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Admissions Results Analysis

Admissions Results Analysis

During the first few weeks of April the press around the world has been buzzing with post-mortem perspectives on U.S. college admissions. First, the news came out that the Ivy League and other competitive colleges had received a record number of applications — leading to even lower rates of admission among these already highly selective institutions. In 2012 Harvard accepted 5.9% of its applicant pool, this year it was 5.7%. The same is true for almost all colleges ranked within the top 10.


This news of lower admissions rates, in turn, spawned a flurry of speculation about what it means, whether it is fair, and ultimately, will we ever know what it actually takes to get into these selective colleges. Several observers, including renowned journalist Fareed Zakaria have raised the question “Does the US University system need change?” The news really exploded when Pennyslyvania 12th Grader Suzy Lee Weiss wrote a Wall Street Journal opinon piece which expressed her disgruntlement about not being admitted to any Ivy League college, despite having top notch credentials.


While Weiss’s well-publicized case put the spotlight on the seemingly arbitrary nature of admissions, other blogs also shared anecdotal accounts of individual student results. Looking at these, the system seems to make even less sense than ever. Closer to home, Sush Krishnamoorthy of New Delhi, student blogger for The New York Times, ‘The Choice’ blog, puzzled over her own admisson to Cornell (with a 15% acceptance rate). While being rejected at Harvey Mudd (18% acceptance rate) and Wellesley (28% acceptance rate). By the numbers, her results should not have come out this way. Other student bloggers report much the same kind of randomness in results.


So knowing all of this, what is a future applicant to do? Obviously a set of people will say if there are no guarantees why go through all the hard work of creating a competitive student profile just to end somewhere the student could have gone without as much effort. Just enjoy life and do your best. There is nothing wrong with that approach, and it is consistent with what I always tell people – if you enjoy something, do it. Whether its extracurricular, studies or social service. Doing something only to impress admissions officers is transparent and usually fails.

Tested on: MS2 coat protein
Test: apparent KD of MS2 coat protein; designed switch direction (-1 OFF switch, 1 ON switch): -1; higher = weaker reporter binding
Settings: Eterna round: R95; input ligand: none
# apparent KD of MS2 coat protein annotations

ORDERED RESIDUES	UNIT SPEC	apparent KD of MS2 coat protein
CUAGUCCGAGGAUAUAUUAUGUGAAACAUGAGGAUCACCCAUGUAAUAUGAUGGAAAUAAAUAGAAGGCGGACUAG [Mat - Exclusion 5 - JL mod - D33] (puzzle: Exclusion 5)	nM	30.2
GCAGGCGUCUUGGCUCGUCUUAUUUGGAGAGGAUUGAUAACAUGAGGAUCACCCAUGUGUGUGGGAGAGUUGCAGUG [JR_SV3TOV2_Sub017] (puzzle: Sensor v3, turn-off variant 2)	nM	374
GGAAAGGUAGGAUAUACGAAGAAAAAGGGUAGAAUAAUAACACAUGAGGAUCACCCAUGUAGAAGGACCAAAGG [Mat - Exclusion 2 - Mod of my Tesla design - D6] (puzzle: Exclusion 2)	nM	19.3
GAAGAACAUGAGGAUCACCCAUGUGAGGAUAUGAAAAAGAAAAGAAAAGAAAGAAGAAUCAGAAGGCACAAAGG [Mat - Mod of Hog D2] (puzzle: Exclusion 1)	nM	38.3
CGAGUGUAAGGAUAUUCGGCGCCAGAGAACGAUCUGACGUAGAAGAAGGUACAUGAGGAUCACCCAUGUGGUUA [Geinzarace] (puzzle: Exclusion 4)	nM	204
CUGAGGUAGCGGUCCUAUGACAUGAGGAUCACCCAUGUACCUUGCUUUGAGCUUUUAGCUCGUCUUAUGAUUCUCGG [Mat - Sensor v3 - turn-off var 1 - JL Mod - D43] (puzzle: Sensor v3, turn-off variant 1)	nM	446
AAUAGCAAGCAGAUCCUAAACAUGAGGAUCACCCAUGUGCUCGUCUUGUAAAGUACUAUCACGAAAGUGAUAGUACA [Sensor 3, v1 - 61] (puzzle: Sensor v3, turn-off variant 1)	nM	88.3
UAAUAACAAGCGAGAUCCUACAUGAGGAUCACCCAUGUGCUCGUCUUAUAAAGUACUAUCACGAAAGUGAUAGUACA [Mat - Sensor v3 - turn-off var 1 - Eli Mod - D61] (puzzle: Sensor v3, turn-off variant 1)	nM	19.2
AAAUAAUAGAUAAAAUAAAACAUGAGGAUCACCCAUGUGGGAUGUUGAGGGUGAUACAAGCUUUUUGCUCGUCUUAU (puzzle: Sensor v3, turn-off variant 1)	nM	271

But if you have your sights set on studying in the US and you are worried about this year’s results, consider the fact that out of the 4,000+ universities in the U.S. only 135 are so selective that they admit 50% or fewer of their applicants. This means there are literally thousands more excellent colleges where you have a very high chance of getting in. I appreciate that attending a college you may not have heard of seems like a risky investment of time and money, but with a little homework you can identify some great opportunities. Depending on your goals, research the college’s student profile, placement rate, or try to find local alumni to talk to about the college. And, if you are planning to work in the US after graduation, contact the international student office to find out whether most international graduates get visa sponsorship for work after they complete their degree. Simple questions like these can help you find some gems, and who knows, you may even get a scholarship!


Links for Reference:




College Admissions: Ivy League Acceptance Rates Decline







International admissions:




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The fundamental role of independent educational consultants is to help students explore college opportunities and find the right place for them to succeed academically and socially. IECs don’t get students admitted—they help students demonstrate why they deserve to be admitted at appropriately chosen schools. They help students find colleges they might not have heard of—often out of their region—and they help students put their best foot forward.

Here are 5 things families should consider when looking to hire an IEC:

  1. Does the IEC belong to a professional association such as IECA with established and rigorous standards for membership?
  2. Do not trust any offers of guaranteed admission to a school or a certain minimum dollar value in scholarships.
  3. Ensure that the IEC adheres to the ethical guidelines for private counseling established by IECA.
  4. Find an IEC that visits college, school, and program campuses and meets with admissions representatives regularly in order to keep up with new trends, academic changes and evolving campus cultures.
  5. Do they attend professional conferences or training workshops on a regular basis to keep up with regional and national trends and changes in the law?